Rafting in asheville nc

Rafting in asheville nc

With the highest mountains in the East as its backyard—strung with deep river gorges—and enough rainfall to promote the growth of genuine temperate rainforest up in those misty heights, Asheville, North Carolina is a fantastic jumping-off point for incredible whitewater rafting, kayaking, and tubing. From flat water floats spent soaking up the scenery and watching for ospreys to exhilarating rides down heavy-duty canyon rapids, Asheville’s river-running can hold its own with just about anywhere!

Here’s a look at some of the major whitewater (and calm-water) runs available in Asheville’s general radius, plus a roundup of some top area outfitters for making these dream river rides happen:

The French Broad River

Its upper tributaries rising off the Tanasee and Pisgah ridges—including via the dramatic, 50-foot tumble of Courthouse Falls—the French Broad River (or the “Long Man,” one of several Cherokee names) is the largest drainage of western North Carolina and among the most ancient rivers in the world. Flowing right through Asheville, it also supplies the city’s most accessible river trips and a lot of variety: from broad, calm, flat-water stretches to more tumbling whitewater with rapids up to Class IV.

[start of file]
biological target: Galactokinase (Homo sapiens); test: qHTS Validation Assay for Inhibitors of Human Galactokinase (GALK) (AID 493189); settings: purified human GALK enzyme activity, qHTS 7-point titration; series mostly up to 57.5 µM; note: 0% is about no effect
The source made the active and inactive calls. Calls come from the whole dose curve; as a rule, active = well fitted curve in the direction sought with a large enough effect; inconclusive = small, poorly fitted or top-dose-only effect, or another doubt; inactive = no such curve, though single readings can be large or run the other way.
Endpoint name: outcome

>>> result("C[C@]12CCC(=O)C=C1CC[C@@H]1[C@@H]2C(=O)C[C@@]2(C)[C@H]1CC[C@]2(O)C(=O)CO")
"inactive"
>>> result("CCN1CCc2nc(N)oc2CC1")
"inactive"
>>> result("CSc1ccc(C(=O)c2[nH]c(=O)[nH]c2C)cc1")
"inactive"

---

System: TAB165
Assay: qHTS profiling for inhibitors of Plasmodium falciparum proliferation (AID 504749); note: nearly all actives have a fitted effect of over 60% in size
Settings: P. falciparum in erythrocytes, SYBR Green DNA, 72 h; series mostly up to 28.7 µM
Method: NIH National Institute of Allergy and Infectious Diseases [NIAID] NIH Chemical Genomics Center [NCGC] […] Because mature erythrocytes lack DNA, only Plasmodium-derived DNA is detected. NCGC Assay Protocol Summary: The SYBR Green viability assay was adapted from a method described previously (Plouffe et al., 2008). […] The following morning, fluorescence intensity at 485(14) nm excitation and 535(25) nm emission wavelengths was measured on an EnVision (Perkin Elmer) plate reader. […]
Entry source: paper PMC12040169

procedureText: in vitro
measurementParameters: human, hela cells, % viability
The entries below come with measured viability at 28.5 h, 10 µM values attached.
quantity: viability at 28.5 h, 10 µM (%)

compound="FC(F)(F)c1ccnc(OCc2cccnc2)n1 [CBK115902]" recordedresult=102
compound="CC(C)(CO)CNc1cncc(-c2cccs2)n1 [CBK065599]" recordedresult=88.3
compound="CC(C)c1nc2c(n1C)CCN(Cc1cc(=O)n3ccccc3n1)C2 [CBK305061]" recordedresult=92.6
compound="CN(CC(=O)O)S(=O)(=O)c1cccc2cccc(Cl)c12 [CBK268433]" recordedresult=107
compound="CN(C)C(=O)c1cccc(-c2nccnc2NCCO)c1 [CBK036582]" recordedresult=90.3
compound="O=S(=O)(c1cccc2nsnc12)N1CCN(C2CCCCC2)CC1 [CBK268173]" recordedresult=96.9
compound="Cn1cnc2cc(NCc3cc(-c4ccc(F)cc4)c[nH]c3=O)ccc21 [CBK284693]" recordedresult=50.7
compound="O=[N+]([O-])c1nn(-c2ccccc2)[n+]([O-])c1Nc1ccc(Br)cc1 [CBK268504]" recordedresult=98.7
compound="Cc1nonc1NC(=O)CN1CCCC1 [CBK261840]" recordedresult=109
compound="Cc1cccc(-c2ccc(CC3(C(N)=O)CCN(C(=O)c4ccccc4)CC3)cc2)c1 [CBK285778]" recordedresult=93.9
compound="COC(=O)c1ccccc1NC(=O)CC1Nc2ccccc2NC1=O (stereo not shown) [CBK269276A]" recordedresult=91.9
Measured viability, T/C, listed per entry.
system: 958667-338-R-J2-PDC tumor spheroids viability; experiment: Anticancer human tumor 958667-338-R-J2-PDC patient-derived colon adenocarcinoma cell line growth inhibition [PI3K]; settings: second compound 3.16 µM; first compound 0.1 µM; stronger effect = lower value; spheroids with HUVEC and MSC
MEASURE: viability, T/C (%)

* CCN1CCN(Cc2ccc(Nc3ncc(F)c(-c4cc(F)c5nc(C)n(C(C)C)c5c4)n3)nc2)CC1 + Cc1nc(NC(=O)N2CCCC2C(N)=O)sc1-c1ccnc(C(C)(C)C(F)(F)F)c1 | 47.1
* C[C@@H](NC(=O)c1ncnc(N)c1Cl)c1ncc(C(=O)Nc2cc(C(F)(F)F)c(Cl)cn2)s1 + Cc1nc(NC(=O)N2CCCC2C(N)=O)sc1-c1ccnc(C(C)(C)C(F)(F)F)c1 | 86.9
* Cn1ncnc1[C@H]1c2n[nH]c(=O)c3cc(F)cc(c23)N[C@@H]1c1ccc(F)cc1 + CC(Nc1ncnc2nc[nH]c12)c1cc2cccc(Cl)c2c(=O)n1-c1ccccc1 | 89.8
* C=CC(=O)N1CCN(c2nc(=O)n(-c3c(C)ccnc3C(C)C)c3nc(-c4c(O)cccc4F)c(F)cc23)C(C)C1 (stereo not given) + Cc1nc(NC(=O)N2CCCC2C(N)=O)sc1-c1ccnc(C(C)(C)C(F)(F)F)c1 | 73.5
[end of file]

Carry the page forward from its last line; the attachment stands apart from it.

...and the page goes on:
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Easy, leisurely floats can be had right around Asheville, while more adventurous runs await downriver toward Hot Springs, Tennessee, as well as upriver on the French Broad’s North and West forks.

The Nantahala River